Holidays in Palau: beaches and sights
Palau is set in front of the islands of La Maddalena, and halfway between the Emerald Coast and Santa Teresa Gallura. The town, which was a small fishing village until the 60s, has now become a modern tourist centre in Gallura, visited by thousands of travellers every year.
– Punta nera: this beach is only at 250 metres from the Palau Green Village. A thick pine wood, which is also recommended for jogging or relaxing strolls, leads to the beach. The beach is also dog friendly and offers 25 beach areas equipped with umbrellas, a water bowl and a kit containing a dustpan and a waste bag.
– Palau vecchio: located in the centre of Palau and is easily accessible on foot. The ochre-coloured beach is bordered by a pine wood and a long promenade. Thanks to the fine sand and shallow water the beach is suitable for children.
– Porto Faro: this small inlet is named after the white lighthouse that overlooks the beach and is located very close to the village of Palau. The fine white sand is surrounded by granite rocks that gently slope into the crystal-clear water of the shallow sandy seabed.
– La Sciumara: located on the western outskirts of Palau, it can be easily reached by following the bypass road. The beach is set amidst granite rocks and Mediterranean bush. The sandy shore is characterised by cream coloured, coarse sand and a shallow sandy seabed.
– Porto Pollo (Isuledda or Isola dei Gabbiani): this beach, which is a peninsula connected to the mainland by a narrow stretch of sand, is entirely surrounded by turquoise sea. It is popular amongst surfers, windsurfers and kite surfers thanks to the constant blowing breeze and its exposure to north-westerly winds.
This cream-coloured sandy beach is perfect for children, who splash around in its shallow and sloping seabed.
– Porto Liscia: it is set on the opposite side of the isthmus of Porto Pollo. The beach has coarse-grained golden sand and a shallow sandy seabed. Thanks to its length (8 kms), the beach is never too crowded and represents the largest sandy beach on the north-eastern coast, stretching up to Santa Teresa Gallura.
– Vena Longa (Portu Mannu) lies at just 3 kms from Palau, in the area of Capo d’Orso. The inlet is surrounded by Mediterranean shrubs and a pine wood, offering shade from the sun. The beach is characterised by medium to coarse golden sand and crystal clear sea water. This beach is well-protected from the mistral and the tramontana winds.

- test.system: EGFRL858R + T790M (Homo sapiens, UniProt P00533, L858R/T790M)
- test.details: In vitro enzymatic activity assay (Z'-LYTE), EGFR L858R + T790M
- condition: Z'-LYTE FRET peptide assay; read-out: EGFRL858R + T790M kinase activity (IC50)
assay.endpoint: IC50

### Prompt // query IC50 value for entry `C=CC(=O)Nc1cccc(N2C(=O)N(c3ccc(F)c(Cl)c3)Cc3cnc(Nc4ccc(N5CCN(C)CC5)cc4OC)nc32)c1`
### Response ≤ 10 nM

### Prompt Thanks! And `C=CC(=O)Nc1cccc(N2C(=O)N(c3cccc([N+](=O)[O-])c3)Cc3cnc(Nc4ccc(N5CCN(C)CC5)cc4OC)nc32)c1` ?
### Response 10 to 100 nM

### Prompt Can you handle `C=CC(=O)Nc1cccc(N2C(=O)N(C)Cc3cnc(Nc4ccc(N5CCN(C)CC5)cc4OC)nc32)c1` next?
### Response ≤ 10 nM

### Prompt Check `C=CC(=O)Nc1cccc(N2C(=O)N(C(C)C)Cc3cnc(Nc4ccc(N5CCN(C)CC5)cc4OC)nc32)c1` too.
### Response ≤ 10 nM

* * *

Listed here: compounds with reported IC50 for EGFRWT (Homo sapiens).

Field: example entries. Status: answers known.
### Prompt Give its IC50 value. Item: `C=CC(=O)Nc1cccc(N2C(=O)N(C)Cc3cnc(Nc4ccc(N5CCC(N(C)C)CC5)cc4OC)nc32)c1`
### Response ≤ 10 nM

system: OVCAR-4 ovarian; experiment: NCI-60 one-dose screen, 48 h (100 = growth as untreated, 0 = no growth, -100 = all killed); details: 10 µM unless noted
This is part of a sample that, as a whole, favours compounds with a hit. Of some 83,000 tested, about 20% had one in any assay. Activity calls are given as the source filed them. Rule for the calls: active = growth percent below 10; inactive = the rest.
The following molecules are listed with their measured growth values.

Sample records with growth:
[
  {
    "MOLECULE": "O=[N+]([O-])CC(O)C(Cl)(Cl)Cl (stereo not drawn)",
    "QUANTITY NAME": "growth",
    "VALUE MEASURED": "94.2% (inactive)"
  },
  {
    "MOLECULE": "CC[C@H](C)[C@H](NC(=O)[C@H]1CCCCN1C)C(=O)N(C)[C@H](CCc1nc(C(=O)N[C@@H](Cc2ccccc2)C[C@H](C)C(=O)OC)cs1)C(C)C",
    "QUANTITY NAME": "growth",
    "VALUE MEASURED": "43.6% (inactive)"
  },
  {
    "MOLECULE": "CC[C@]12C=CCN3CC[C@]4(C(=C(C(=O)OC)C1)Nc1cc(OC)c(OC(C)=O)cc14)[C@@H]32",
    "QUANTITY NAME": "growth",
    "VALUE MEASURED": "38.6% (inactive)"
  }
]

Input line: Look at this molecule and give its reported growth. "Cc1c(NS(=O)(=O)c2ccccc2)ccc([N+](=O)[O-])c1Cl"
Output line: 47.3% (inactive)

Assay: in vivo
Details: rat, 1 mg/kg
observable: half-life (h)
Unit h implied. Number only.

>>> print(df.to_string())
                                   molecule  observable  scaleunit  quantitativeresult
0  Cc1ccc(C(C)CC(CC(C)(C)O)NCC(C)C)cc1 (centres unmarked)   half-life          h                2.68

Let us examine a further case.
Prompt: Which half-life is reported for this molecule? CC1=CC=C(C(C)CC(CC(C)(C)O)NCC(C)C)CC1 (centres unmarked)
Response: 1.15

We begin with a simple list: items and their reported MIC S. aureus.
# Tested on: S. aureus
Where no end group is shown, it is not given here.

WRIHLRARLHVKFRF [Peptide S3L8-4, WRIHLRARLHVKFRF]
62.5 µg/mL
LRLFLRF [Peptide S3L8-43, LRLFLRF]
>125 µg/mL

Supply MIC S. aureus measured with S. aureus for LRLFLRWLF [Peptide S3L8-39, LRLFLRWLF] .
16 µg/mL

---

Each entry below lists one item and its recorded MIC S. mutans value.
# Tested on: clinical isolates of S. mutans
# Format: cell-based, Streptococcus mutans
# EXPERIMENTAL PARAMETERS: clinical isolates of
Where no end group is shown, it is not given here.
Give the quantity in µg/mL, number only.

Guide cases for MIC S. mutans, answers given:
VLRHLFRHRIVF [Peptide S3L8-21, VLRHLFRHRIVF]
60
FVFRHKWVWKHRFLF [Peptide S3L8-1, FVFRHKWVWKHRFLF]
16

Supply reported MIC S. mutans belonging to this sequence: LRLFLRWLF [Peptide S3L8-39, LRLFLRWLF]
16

– Le Saline beach: it is a 350 metre long shore of golden sand with a deep sea. A panoramic view of the Capo d’Orso promontory and its granite rocks can be enjoyed from the beach.
The long the seafront promenade of Palau, which runs parallel to the marina, leads to the town centre. A summer night market is held here, surrounded by typical restaurants and pizzerias, Sardinian handicraft shops. Also, the town centre hosts folk events and the outdoor cinema in Via Nazionale.
A 20-minute ferry trip from the port of Palau will take you to the island of La Maddalena, connected by a bridge to the island of Caprera. Discover Garibaldi’s house-museum, where the national hero spent the last days of his life, enjoy the breathtaking beaches and the natural paths of these two islands! Explore some of the archipelago’s 60 small islands by boat, joining a one-day mini cruise that will take you to the most beautiful beaches in the area.
The symbol of Palau is the Roccia dell’Orso (a natural bear shaped rock), located on a panoramic point overlooking La Maddalena archipelago and the town of Palau. The rock is located just 5 kms from the town centre and can be reached via a 500-metre footpath.
The territory of Palau has still some military fortresses dating back to the 1800, which were mainly used to protect the population from the French. These include the well-preserved Monte Altura Battery, which can be easily reached and is open for guided tours. A stunning view of La Maddalena and Corsica islands can be enjoyed from here.
Palau offers numerous fresh fish dishes and specialitites of the Gallurese cuisine. Some of the best known dishes include li pulicioni gadduresi, sweet ravioli made with ricotta cheese flavoured with lemon and orange zest and served with tomato sauce; the suppa cuata, an oven-baked soup made of stale bread soaked in meat broth and garnished with grated cheese. Other first courses include li chjusoni and li fiuritti, handmade gnocchetti and tagliatelle.
According to tradition, second courses are meat-based, such as roast suckling pig, broad beans and lard, or the rivea, skewered lamb entrails.
Desserts include the acciuleddi, a typical honey-covered braided pastry, sa màzza frissa, a fresh cheese dessert with honey, and the famous seadas. All these dishes are paired with the Vermentino di Gallura DOCG, followed by a a glass of fine spirits, such as Mirto or Filu ‘e Ferru.